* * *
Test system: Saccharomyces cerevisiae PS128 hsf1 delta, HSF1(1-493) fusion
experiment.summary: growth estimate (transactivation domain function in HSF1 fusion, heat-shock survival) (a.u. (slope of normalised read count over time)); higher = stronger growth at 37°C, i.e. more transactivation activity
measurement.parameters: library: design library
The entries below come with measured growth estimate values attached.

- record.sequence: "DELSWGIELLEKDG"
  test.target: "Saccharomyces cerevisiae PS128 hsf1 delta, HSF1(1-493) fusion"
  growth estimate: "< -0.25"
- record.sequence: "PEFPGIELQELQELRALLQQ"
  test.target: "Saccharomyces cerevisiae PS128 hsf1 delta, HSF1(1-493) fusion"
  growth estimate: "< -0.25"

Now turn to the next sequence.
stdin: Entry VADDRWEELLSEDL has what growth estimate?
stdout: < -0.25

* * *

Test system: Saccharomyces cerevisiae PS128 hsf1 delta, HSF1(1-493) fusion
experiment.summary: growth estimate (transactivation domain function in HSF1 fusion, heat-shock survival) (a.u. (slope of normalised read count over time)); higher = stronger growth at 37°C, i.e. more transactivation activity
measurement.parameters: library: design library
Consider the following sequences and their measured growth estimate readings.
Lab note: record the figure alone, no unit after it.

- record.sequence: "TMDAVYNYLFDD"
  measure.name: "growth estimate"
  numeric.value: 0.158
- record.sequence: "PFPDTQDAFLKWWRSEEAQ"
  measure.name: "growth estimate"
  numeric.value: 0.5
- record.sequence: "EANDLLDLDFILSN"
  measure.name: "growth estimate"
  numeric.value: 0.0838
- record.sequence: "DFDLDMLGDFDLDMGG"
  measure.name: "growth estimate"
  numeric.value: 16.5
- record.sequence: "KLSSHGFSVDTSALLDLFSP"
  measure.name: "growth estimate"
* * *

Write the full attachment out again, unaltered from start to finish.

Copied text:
Test system: Saccharomyces cerevisiae PS128 hsf1 delta, HSF1(1-493) fusion
experiment.summary: growth estimate (transactivation domain function in HSF1 fusion, heat-shock survival) (a.u. (slope of normalised read count over time)); higher = stronger growth at 37°C, i.e. more transactivation activity
measurement.parameters: library: design library
The entries below come with measured growth estimate values attached.

- record.sequence: "DELSWGIELLEKDG"
  test.target: "Saccharomyces cerevisiae PS128 hsf1 delta, HSF1(1-493) fusion"
  growth estimate: "< -0.25"
- record.sequence: "PEFPGIELQELQELRALLQQ"
  test.target: "Saccharomyces cerevisiae PS128 hsf1 delta, HSF1(1-493) fusion"
  growth estimate: "< -0.25"

Now turn to the next sequence.
stdin: Entry VADDRWEELLSEDL has what growth estimate?
stdout: < -0.25

* * *

Test system: Saccharomyces cerevisiae PS128 hsf1 delta, HSF1(1-493) fusion
experiment.summary: growth estimate (transactivation domain function in HSF1 fusion, heat-shock survival) (a.u. (slope of normalised read count over time)); higher = stronger growth at 37°C, i.e. more transactivation activity
measurement.parameters: library: design library
Consider the following sequences and their measured growth estimate readings.
Lab note: record the figure alone, no unit after it.

- record.sequence: "TMDAVYNYLFDD"
  measure.name: "growth estimate"
  numeric.value: 0.158
- record.sequence: "PFPDTQDAFLKWWRSEEAQ"
  measure.name: "growth estimate"
  numeric.value: 0.5
- record.sequence: "EANDLLDLDFILSN"
  measure.name: "growth estimate"
  numeric.value: 0.0838
- record.sequence: "DFDLDMLGDFDLDMGG"
  measure.name: "growth estimate"
  numeric.value: 16.5
- record.sequence: "KLSSHGFSVDTSALLDLFSP"
  measure.name: "growth estimate"